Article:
You may have noticed your vehicle going through lean times.  By that, we mean it's literally leaning to one side.  When you notice that, you should get it checked out at your service facility soon because you could have a serious problem. Many things can cause a vehicle to lean.  You may have problems with your struts, shocks or springs.  They all work in tandem to make your ride more comfortable.  The struts bear the weight of the vehicle's body, the shock absorbers employ a piston that keeps your tires in contact with the road and controls movement of the vehicle's body.  Springs also absorb impacts from uneven road surfaces. If these components get stuck, either too high or too low, they cause your vehicle to lean.  That's because that side of the vehicle isn't at the height it is designed to be.  A technician will determine where the problem is.  Outside elements such as moisture plus hard knocks to these components can weaken them, even ... read more

Categories:

Shocks & Struts

The Vivacious Vernal Vehicle (Preparing Vehicle for Spring)

Most of us look forward to spring because the days are longer, the weather's warmer and we can finally get our vehicles into warm weather mode.  Here are a few things that will breathe fresh energy into anyone's car, SUV, truck or van. First thing is a good cleaning, especially underneath. If you live where salt and brine are used on the roads, it's important to get that off.  One thing to note… if you hose off your undercarriage, be careful not to get your spark plugs/wires wet.  You could notice your vehicle running rough plus the Check Engine light may come on. It usually dries out quickly, but if the engine light stays on for more than a couple of days, have your service facility check it out. Next, replace your windshield wipers.  They've taken a beating through the winter. New ones will have fresh rubber and you'll see clearly (and safely) out your windshield again. Have your brakes inspected.  That salt doesn't do your brake's metal components any ... read more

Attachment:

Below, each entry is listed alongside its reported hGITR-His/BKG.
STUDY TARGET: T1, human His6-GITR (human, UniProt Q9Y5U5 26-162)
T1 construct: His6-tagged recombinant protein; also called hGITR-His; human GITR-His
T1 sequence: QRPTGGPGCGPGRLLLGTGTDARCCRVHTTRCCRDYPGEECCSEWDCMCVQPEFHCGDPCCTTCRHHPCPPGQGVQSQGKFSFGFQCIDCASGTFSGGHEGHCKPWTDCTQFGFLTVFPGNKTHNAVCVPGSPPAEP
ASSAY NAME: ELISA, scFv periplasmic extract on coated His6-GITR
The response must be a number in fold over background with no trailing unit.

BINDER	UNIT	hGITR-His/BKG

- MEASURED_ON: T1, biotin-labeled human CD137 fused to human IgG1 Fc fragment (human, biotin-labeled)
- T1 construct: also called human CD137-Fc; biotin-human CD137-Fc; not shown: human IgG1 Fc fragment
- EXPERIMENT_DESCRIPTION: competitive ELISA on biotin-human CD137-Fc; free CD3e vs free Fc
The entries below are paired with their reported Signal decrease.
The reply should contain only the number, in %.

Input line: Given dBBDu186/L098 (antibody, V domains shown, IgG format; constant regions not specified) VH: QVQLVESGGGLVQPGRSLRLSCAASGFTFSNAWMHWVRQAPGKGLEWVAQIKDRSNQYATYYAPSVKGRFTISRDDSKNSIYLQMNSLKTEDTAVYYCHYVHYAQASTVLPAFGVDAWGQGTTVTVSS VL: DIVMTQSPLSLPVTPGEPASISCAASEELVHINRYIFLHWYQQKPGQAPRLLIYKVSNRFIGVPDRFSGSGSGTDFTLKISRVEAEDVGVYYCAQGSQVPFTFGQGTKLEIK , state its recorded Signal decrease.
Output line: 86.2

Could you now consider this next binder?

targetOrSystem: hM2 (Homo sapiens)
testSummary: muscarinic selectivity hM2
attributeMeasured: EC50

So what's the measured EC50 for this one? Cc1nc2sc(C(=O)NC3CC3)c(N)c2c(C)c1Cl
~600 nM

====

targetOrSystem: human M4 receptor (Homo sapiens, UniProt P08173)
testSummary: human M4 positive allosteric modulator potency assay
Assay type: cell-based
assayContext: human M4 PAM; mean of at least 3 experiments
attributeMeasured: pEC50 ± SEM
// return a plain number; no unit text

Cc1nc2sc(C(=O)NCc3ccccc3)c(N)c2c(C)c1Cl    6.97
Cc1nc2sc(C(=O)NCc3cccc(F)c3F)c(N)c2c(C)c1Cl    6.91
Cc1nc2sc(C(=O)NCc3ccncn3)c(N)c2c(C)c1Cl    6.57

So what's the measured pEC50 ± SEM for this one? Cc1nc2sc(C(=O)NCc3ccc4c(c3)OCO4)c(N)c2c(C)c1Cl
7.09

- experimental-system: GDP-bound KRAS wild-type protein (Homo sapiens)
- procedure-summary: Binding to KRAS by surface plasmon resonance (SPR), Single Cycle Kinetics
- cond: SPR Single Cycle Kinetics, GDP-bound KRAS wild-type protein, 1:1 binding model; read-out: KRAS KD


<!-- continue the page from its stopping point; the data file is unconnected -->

Categories:

Inspection

Free Money (Almost) (Fuel Saving Tips)

You spend a lot of money on a vehicle, probably the most money you'll spend on anything except a house.  But the spending doesn't stop after you've bought it.  It goes into things like insurance, repairs and fuel.  One good piece of news is that you can cut down the amount you spend on fuel if you follow a few tips. Keep your speed under 50 mph/80 kph.  Anything over that and your fuel economy will go down quickly the faster you go.  Sure, you can legally drive  faster than that, but practice this one tip and it can save you from 7%-14% on fuel. Use cruise control.  The steady speed increases fuel economy by avoiding unnecessary braking and accelerating.  If your vehicle is carrying unnecessary weight, unload it.  If you can save 100 pounds/45 kilograms, it can save you 1% of your fuel.  Don't idle.  Let's say you're sitting in a parking lot with your engine running for 10 seconds.  Any more and you're wasting fuel.  Turn ... read more

Categories:

Fuel Economy

Slipping into Fall (Driving with ABS Brakes)